This is the Dudley Observatory Skywatch Line for Wednesday, February 14th, and Thursday, February 15th, written by Louis Suarato.
Wednesday morning, about 25 minutes before sunrise, look low in the southeast for the 2% illuminated, waning crescent Moon. The New Moon occurs at 4:05 p.m. EST Thursday. The appearance of easily visible planets begins after midnight beginning with Jupiter rising in the constellation Libra at 12:43 a.m.. The next planet to rise is Mars, at 2:24 a.m., in Scorpius. Saturn follows, at 4:11 a.m., in Sagittarius. Mercury and Venus are both at their greatest heliocentric latitude, and difficult to see from the northern hemisphere.
During the winter months, our view from the Orion Arm of the Milky Way looks outward and away from the center of the galaxy. Our solar system resides on the inner rim of the spiral arm, providing a view of the stars that share this part of the Milky Way. These bright stars include those that comprise the constellation Orion, for which the spiral arm is named. The Orion Arm, or Orion spur, is 3,500 light-years across, and 10,000 light-years in length. The Orion Arm is also known as the Orion-Cygnus Arm, the Local Arm, and the Orion Bridge. This section of the Milky way is between the Carina-Sagittarius Arm, which is toward the Galactic Center, and the Perseus Arm, which is beyond the Orion Arm and toward our outer galaxy. The Milky Way is faint during these winter months while we are turned away from the bright galactic center, but facing the brighter stars within the same spiral arm.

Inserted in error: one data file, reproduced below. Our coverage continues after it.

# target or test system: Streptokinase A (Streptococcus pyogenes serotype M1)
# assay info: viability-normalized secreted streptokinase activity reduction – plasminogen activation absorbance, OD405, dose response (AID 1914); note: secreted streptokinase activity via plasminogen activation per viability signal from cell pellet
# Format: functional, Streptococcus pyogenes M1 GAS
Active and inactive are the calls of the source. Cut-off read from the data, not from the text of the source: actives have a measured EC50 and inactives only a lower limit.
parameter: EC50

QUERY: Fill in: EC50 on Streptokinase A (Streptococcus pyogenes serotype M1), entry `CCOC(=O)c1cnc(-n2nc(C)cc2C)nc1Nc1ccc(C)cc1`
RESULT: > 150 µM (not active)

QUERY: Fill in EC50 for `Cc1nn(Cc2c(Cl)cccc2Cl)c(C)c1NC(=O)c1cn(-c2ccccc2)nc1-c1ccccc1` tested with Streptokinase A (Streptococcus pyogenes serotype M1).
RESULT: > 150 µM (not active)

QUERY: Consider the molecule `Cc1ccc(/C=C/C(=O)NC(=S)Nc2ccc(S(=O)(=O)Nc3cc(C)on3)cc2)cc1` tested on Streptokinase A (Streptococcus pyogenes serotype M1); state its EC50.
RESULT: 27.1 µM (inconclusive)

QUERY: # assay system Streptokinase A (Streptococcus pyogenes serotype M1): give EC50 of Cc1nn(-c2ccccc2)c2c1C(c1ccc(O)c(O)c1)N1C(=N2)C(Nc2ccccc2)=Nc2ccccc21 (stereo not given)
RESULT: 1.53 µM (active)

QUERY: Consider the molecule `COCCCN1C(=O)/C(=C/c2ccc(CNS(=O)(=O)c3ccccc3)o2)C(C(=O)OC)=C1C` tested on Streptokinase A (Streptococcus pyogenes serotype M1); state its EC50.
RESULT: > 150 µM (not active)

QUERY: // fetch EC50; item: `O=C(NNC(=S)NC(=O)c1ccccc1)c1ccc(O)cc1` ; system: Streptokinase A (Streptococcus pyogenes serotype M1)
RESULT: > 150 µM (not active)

February 15th is the day each year when we celebrate the birth of Galileo. Galileo is known for many astronomical achievements, including championing the theory of heliocentricity. At a time when most believed the Earth was at the center of the universe, Galileo faced strong opposition, when he correctly stated that Earth, and other planets orbited the Sun. Celebrate Galileo’s birthday by joining the Albany Area Amateur Astronomers at miSci Thursday night beginning at 7:30 for their monthly meeting. The guest speaker will be Dr. Valerie Rapson, Outreach Astronomer for the Dudley Observatory. Dr. Rapson will discussing the hunt for exoplanets.